• In contrast to the correlations reported by Muller et al (r = .82) [27], this suggests that eudaimonia and hedonia were relatively independent in the study.
  • Correlates of Eudaimonia and Hedonia To explore whether eudaimonia and hedonia exhibit differing experiential patterns in terms of needs and affect, the authors calculated a series of partial correlations.
  • When users engaged with interactive technology striving for eudaimonia, they felt confident, determined and focused, but more introspective
Conclusion
  • The authors' study provides empirical evidence that both eudaimonic and hedonic motives appear in user-generated experiences with interactive technology, and that they exhibit different experiential patterns.
  • What the authors call eudaimonic experiences is related to need fulfillment, long-term importance, positive affect, and feelings of meaningfulness
  • These experiences are more about pursuing personal ideas and achievements, even in activities as seemingly trivial as setting up a new device without outside help.
  • The distinction helps further conceptualize and empirically explore seemingly different experiences, such as those giving momentary pleasures or lasting meaning
  • This expands the understanding of positive experience and will lead to exciting new opportunities for experience design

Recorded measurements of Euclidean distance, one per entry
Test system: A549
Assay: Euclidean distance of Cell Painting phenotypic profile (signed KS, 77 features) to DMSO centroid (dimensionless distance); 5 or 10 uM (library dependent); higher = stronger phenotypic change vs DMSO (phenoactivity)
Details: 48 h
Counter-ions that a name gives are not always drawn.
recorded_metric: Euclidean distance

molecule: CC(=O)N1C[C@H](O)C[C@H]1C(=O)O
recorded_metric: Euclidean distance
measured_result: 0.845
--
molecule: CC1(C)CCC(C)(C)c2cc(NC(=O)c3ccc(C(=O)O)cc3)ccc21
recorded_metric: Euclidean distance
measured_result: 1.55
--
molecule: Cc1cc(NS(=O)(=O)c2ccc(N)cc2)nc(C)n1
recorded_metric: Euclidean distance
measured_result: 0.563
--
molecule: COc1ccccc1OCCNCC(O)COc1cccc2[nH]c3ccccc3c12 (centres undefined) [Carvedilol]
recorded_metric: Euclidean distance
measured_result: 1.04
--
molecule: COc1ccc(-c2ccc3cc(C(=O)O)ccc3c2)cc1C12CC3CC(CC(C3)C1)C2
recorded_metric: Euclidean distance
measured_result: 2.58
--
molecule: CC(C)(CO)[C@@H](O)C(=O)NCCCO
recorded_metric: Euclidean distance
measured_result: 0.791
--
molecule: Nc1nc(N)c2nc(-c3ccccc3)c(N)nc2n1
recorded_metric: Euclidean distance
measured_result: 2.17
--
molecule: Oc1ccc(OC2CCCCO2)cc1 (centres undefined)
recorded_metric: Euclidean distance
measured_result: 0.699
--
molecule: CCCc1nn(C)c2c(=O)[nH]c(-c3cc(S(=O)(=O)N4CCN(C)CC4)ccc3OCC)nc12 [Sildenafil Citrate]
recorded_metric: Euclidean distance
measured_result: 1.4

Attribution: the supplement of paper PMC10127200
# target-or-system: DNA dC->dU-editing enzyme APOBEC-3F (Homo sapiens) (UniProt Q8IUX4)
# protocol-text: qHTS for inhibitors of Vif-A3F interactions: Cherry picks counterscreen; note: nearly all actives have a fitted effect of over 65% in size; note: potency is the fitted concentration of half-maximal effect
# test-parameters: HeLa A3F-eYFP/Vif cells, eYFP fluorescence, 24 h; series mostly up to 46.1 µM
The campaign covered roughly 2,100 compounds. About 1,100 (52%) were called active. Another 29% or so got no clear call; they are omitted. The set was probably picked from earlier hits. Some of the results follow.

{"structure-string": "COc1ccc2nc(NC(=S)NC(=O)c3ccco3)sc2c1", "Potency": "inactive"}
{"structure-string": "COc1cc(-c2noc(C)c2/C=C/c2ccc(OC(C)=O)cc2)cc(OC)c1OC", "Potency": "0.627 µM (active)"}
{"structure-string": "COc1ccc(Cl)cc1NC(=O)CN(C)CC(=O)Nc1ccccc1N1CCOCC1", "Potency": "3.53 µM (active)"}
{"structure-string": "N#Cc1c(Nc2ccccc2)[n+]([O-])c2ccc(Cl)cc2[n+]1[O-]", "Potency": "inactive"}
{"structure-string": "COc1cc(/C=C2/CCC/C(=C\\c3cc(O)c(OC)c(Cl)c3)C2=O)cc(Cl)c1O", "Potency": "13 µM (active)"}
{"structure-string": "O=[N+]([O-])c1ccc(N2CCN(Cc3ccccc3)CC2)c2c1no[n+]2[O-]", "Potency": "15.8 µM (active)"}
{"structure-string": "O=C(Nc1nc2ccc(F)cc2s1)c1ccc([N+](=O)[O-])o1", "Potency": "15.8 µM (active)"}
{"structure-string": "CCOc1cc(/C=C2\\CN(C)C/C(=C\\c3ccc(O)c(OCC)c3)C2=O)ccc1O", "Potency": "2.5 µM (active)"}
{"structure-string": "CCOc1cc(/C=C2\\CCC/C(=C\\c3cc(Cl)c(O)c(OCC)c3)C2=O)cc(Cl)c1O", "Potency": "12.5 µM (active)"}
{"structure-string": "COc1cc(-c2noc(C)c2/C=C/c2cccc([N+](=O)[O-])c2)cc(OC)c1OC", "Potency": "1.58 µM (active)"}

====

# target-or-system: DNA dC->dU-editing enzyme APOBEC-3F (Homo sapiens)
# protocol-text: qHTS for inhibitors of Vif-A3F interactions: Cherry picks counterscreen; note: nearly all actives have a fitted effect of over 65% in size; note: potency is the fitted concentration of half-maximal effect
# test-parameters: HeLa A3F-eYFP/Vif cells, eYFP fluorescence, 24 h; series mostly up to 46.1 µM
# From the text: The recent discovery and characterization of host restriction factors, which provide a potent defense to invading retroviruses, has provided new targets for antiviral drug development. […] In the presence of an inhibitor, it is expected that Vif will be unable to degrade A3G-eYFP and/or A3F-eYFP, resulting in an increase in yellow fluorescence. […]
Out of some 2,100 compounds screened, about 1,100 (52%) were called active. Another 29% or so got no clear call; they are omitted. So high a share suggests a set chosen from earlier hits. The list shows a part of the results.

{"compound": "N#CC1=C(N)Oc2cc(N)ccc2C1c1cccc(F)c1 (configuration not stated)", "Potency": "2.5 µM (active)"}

Summary
  • Introduction:

    HCI research has expanded from a focus on utility and usability towards a holistic view of user experience (UX) that includes hedonic aspects of use.
  • The notion of the hedonic has a long tradition both in history and in UX research [1, 10]: The Greek philosopher Aristippus taught that the goal of life is to experience the maximum amount of pleasure, and that happiness is the totality of one’s hedonic moments.
  • Philosophy and positive psychology have long contrasted the hedonic with eudaimonia (“living the good and virtuous life”).
  • A reflective life facilitates the development of human excellence and is, as the psychologists Ryan and Deci have argued, an end in itself [32]
  • Methods:

    Positive psychology suggests that eudaimonia is distinct from hedonia, as it describes a different motivational orientation accompanied by specific experiential correlates; so far, empirical work in UX on hedonia has been inconclusive.
  • The method has successfully been used in several studies on the characteristics and contents of positive user experiences [14, 17, 27, 29, 37], as it allows collecting and combining qualitative and quantitative data.
  • As participants were asked to think of a past experience, it was assumed that meaning-making had already taken place to a certain degree, whereas this may have been less pronounced if the experience were captured at the precise moment it happened, as meaning has been argued to develop over time [2, 18, 24]
  • Results:

    While eudaimonia and hedonia correlated significantly, the effect was rather small (r = .22), similar to the studies of Huta and Ryan [18].
  • In contrast to the correlations reported by Muller et al (r = .82) [27], this suggests that eudaimonia and hedonia were relatively independent in the study.
  • Correlates of Eudaimonia and Hedonia To explore whether eudaimonia and hedonia exhibit differing experiential patterns in terms of needs and affect, the authors calculated a series of partial correlations.
  • When users engaged with interactive technology striving for eudaimonia, they felt confident, determined and focused, but more introspective